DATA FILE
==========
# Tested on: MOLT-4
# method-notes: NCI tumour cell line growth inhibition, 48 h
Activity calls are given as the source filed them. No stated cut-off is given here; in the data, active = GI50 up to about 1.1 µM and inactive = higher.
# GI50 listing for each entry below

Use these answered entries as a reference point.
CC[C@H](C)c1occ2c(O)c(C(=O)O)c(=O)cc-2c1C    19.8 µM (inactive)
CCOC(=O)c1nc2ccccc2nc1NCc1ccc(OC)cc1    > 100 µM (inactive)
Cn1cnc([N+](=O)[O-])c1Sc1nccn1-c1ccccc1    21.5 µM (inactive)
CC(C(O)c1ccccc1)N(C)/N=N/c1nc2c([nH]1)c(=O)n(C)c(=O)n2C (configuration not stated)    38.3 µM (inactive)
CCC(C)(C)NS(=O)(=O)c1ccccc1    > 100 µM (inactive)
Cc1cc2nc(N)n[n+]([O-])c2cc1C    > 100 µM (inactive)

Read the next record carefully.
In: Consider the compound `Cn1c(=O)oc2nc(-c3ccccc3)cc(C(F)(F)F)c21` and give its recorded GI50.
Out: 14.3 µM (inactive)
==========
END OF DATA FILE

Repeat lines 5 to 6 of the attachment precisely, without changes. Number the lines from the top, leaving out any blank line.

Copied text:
Use these answered entries as a reference point.
CC[C@H](C)c1occ2c(O)c(C(=O)O)c(=O)cc-2c1C    19.8 µM (inactive)